In this case, your heart isn’t receiving enough blood flow. This happens due to a build-up in fat, cholesterol or something else. This clogs up your arteries which prevents the natural flow of your blood, resulting in pain. Quite like breathing through a straw, your heart isn’t getting enough of what it needs. Instead, it’s strained and raspy which leaves a sour taste in your muscles.

When your heart sends out this signal of distress, your brain can make the mistake of sending the pain hormones to your arm, and not your chest. This pain comes quickly and suddenly, resembling a stabbing sensation that can pull you off abruptly. This pain in your arm will feel as though something exploded, which is what your heart is actually feeling.

This pain happens mostly in the left arm, though the rarity of it happening in your right arm is plausible. Never consider a brusque pain in your arm an immediate sign of a heart attack though. Yes, the possibility is there when it does happen, but always wait for one following symptom to occur.

This symptom will come closely after the pain in your arm since heart attacks are relatively fast-paced. If your pain is not immediate and slow, timid and tingling more than throbbing, rest assured it’s not a sign of a heart attack.

How to Get Rid of Arm Pain at Home

How to Get Rid of Arm Pain at Home

When it comes to pain other than one indicating a heart attack, it can be primarily dealt with at home. There is no need to rush to the hospital when your arms feel unsteady. Most of the time, it’s no major pain that’ll ruin your life, probably a passing ache that’ll cure itself.

When you do encounter such pain at home, take some small steps to see if the pain subsides. Firstly, stop doing the activity you were doing. Sometimes these pains occur because of repetitive movement and pass once you stop. Taking frequent breaks during any activity can help reduce the chances of any pain from happening. You’re no robot and eventually, you wear out.

If it doesn’t pass, place an ice pack over where it hurts to soothe the specific area. Also, try to keep the hurting area elevated and not in contact with anything, so you calm the swelling. Some pains react more positively to compression over the aching spot. If you have a compression bandage, then feel free to wrap this over your pained arm. If not, then massage the area for a few minutes until you feel the pain calming down.

If your pain is closely related to your nerves, then continuous therapy to that selected area is best. Keep stretching and maintain your breaks during all of your activities. You can receive cramps even from writing too much. Stretching is a great way to loosen your tendons, ligaments, and muscles so that they’re adjustable to quick, swift movements that aren’t usual.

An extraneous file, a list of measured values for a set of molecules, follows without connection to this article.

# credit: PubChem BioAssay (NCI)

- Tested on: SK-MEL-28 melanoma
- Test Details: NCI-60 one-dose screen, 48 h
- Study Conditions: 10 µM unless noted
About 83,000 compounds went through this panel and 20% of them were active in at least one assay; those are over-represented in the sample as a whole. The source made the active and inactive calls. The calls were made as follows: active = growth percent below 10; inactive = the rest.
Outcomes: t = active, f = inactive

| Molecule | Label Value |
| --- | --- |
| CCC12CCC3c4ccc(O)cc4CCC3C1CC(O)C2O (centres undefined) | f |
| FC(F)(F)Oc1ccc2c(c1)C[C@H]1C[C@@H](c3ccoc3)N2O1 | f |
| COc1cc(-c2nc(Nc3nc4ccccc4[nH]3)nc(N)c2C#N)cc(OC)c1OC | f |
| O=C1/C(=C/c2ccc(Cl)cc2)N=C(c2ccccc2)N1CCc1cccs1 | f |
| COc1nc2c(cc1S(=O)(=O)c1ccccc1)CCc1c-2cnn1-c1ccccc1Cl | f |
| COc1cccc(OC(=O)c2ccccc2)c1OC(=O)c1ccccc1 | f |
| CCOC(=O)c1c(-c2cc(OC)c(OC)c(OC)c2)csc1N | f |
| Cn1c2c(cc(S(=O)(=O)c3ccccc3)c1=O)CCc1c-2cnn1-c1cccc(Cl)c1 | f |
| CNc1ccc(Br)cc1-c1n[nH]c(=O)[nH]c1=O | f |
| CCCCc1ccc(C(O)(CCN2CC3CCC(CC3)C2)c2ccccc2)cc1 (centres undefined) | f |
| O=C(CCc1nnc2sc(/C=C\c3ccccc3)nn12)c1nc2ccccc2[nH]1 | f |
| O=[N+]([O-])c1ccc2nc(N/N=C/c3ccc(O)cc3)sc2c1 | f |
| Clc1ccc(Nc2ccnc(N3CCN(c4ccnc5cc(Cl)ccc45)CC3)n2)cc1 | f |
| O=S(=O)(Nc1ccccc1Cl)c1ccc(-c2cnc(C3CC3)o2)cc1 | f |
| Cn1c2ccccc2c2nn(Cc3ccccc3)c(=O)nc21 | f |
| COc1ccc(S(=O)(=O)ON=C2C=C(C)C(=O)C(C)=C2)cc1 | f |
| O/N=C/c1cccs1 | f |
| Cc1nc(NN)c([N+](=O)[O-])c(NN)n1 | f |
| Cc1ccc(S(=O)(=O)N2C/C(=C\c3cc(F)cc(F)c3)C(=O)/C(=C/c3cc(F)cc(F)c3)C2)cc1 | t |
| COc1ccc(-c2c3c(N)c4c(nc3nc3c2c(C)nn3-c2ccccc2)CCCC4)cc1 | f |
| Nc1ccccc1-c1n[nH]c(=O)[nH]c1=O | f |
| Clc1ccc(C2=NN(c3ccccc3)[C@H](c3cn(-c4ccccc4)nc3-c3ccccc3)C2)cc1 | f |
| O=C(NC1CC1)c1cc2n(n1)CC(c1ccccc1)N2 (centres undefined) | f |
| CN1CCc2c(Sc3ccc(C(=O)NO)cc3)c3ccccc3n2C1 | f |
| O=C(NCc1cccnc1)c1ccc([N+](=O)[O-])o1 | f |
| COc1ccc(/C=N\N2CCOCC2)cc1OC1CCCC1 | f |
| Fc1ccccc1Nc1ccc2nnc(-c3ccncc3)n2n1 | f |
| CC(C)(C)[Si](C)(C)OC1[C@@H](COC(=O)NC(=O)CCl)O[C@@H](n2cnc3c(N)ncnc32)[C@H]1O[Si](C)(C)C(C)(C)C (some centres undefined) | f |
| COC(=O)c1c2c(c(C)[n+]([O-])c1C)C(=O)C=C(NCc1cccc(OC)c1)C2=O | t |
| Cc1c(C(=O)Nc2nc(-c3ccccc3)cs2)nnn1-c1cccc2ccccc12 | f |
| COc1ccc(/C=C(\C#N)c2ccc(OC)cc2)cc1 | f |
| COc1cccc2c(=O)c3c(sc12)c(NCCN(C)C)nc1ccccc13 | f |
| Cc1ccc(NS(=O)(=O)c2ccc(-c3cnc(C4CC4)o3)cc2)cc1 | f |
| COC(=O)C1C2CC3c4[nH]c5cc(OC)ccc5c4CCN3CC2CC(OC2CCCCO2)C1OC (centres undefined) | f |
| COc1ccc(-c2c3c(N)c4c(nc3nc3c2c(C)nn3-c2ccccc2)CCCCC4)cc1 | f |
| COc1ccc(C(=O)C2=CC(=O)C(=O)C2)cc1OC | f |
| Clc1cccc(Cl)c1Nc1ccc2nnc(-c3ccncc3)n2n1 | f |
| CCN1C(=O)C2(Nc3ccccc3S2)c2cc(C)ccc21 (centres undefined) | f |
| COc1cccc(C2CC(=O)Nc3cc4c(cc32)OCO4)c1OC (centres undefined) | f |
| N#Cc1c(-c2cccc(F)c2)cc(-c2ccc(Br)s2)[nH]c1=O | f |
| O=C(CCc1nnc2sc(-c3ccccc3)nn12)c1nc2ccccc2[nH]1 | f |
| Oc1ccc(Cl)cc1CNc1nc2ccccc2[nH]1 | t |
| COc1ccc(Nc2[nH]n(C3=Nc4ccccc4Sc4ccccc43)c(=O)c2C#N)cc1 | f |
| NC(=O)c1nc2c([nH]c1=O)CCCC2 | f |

The biggest creator of arm pains is uncommon movements. As soon as you develop an acquaintance with odd movements, out of the blue pains in your arm will become more common. Keep your arms active and give them breaks as well so they maintain their best shape.

Of course, there’s no guarantee that these steps will help your arm pain. Even if it isn’t urgent, contacting a doctor to remain on the safe side is no foul move. Once you have a proper diagnosis from a professional, it’s easier to make a decisive choice on hat your next step is. Some pains go away with rest while others disappear faster when you move your limbs. Some pains are connected to other areas, which means trying to fix your arms isn’t going to help anyone.

Pains, in general, must always be dealt with carefully. The right move can make it go away for a long time, maybe even eliminate it forevermore. The wrong action can deepen the wound and worsen the pain for you; there’s even a chance of you making it a critical pain rather than fixing it.

When to See a Doctor?

Whenever you find that your pains don’t subside but increase over time to a more unbearable extent, calling a doctor harms no one. It’ll probably be a heavily misplaced tissue or bone pressing hard on a nerve. It can also be a severely ripped muscle that needs repair.

The most serious case that can follow a throbbing left arm pain is a heart attack. It’s never a good idea to call out only when you’ve had arm pain. If you do have a sudden ache in your left arm, keep an eye for the following symptoms to see if you’re having a heart attack.

  • Throbbing pain in the center of the chest that remains for more than a few minutes. This pain can also cause fluctuate, leaving and then returning more painful than last time
  • If your back, neck, jaw and/or abdomen experiences an uncomfortable or numbing sensation
  • Sudden shortness of breath, whether you’re having chest pains or not
  • A reaction of indigestion, nausea or vomiting
  • A sudden lightheaded or dizziness
  • Immediate follow-up of perspiration

Any of these symptoms, following pain in your left arm, is a sign pointing to a heart attack. Don’t wait for more than one symptom to occur after your arm pain; call a doctor immediately once you’ve realized you’ve encountered a symptom. If you do, then you’re tackling the situation at the right moment.

Arm pain can be a sign of something happening, or it can simply be a casual pain. So long as you’re aware of the consequences, you’ll be able to act accordingly. When it comes to keeping pains at bay, try keeping your arms in constant, consistent action. The more you naturally use them, rather than leaving them hanging idly by your sides, the greater they’ll be able to withstand flexibility and abnormal contractions. Just as well, overworking your arms can tear or pull something, which will always be more painful than a cramp and last much longer.

It’s all about how you care for yourself, your heart, and your arms.